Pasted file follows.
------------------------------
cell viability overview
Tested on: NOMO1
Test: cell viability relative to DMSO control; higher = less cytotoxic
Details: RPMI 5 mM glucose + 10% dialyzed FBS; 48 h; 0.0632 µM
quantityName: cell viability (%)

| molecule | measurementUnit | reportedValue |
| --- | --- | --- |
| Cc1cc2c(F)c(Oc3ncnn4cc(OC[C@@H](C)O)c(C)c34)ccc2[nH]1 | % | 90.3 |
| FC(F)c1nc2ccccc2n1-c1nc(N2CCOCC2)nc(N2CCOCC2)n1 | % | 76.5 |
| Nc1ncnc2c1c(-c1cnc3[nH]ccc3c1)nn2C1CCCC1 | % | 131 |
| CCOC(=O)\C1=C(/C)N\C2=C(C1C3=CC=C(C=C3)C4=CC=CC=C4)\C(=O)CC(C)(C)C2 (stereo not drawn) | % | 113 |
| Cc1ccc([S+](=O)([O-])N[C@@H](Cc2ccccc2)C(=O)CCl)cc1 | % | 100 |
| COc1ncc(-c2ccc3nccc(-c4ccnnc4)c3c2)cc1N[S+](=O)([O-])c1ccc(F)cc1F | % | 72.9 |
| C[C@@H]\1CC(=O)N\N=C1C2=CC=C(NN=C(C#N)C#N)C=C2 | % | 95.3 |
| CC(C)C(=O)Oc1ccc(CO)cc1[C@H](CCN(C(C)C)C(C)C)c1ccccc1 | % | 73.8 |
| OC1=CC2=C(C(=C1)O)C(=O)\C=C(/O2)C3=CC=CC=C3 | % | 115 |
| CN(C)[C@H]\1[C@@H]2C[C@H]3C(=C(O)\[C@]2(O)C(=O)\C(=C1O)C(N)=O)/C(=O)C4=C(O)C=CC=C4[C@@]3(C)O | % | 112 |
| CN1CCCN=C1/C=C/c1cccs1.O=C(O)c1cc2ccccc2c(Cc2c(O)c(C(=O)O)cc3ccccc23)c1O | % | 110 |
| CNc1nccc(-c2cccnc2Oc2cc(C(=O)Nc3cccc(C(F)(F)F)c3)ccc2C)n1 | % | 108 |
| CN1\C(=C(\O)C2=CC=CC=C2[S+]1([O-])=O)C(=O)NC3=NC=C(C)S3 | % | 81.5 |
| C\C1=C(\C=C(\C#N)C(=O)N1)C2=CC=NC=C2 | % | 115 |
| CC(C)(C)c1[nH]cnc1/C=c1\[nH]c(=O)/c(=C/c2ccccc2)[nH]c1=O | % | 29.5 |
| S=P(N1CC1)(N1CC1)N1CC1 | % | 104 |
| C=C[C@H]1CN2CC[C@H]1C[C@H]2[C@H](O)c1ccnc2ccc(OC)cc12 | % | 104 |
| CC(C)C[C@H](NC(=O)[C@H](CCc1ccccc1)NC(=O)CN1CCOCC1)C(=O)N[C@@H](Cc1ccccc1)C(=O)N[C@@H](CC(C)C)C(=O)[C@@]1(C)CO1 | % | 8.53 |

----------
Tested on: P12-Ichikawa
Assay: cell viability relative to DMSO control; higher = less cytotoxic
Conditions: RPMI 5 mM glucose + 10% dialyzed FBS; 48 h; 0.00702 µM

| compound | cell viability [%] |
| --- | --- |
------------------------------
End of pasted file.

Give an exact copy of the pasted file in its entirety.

cell viability overview
Tested on: NOMO1
Test: cell viability relative to DMSO control; higher = less cytotoxic
Details: RPMI 5 mM glucose + 10% dialyzed FBS; 48 h; 0.0632 µM
quantityName: cell viability (%)

| molecule | measurementUnit | reportedValue |
| --- | --- | --- |
| Cc1cc2c(F)c(Oc3ncnn4cc(OC[C@@H](C)O)c(C)c34)ccc2[nH]1 | % | 90.3 |
| FC(F)c1nc2ccccc2n1-c1nc(N2CCOCC2)nc(N2CCOCC2)n1 | % | 76.5 |
| Nc1ncnc2c1c(-c1cnc3[nH]ccc3c1)nn2C1CCCC1 | % | 131 |
| CCOC(=O)\C1=C(/C)N\C2=C(C1C3=CC=C(C=C3)C4=CC=CC=C4)\C(=O)CC(C)(C)C2 (stereo not drawn) | % | 113 |
| Cc1ccc([S+](=O)([O-])N[C@@H](Cc2ccccc2)C(=O)CCl)cc1 | % | 100 |
| COc1ncc(-c2ccc3nccc(-c4ccnnc4)c3c2)cc1N[S+](=O)([O-])c1ccc(F)cc1F | % | 72.9 |
| C[C@@H]\1CC(=O)N\N=C1C2=CC=C(NN=C(C#N)C#N)C=C2 | % | 95.3 |
| CC(C)C(=O)Oc1ccc(CO)cc1[C@H](CCN(C(C)C)C(C)C)c1ccccc1 | % | 73.8 |
| OC1=CC2=C(C(=C1)O)C(=O)\C=C(/O2)C3=CC=CC=C3 | % | 115 |
| CN(C)[C@H]\1[C@@H]2C[C@H]3C(=C(O)\[C@]2(O)C(=O)\C(=C1O)C(N)=O)/C(=O)C4=C(O)C=CC=C4[C@@]3(C)O | % | 112 |
| CN1CCCN=C1/C=C/c1cccs1.O=C(O)c1cc2ccccc2c(Cc2c(O)c(C(=O)O)cc3ccccc23)c1O | % | 110 |
| CNc1nccc(-c2cccnc2Oc2cc(C(=O)Nc3cccc(C(F)(F)F)c3)ccc2C)n1 | % | 108 |
| CN1\C(=C(\O)C2=CC=CC=C2[S+]1([O-])=O)C(=O)NC3=NC=C(C)S3 | % | 81.5 |
| C\C1=C(\C=C(\C#N)C(=O)N1)C2=CC=NC=C2 | % | 115 |
| CC(C)(C)c1[nH]cnc1/C=c1\[nH]c(=O)/c(=C/c2ccccc2)[nH]c1=O | % | 29.5 |
| S=P(N1CC1)(N1CC1)N1CC1 | % | 104 |
| C=C[C@H]1CN2CC[C@H]1C[C@H]2[C@H](O)c1ccnc2ccc(OC)cc12 | % | 104 |
| CC(C)C[C@H](NC(=O)[C@H](CCc1ccccc1)NC(=O)CN1CCOCC1)C(=O)N[C@@H](Cc1ccccc1)C(=O)N[C@@H](CC(C)C)C(=O)[C@@]1(C)CO1 | % | 8.53 |

----------
Tested on: P12-Ichikawa
Assay: cell viability relative to DMSO control; higher = less cytotoxic
Conditions: RPMI 5 mM glucose + 10% dialyzed FBS; 48 h; 0.00702 µM

| compound | cell viability [%] |
| --- | --- |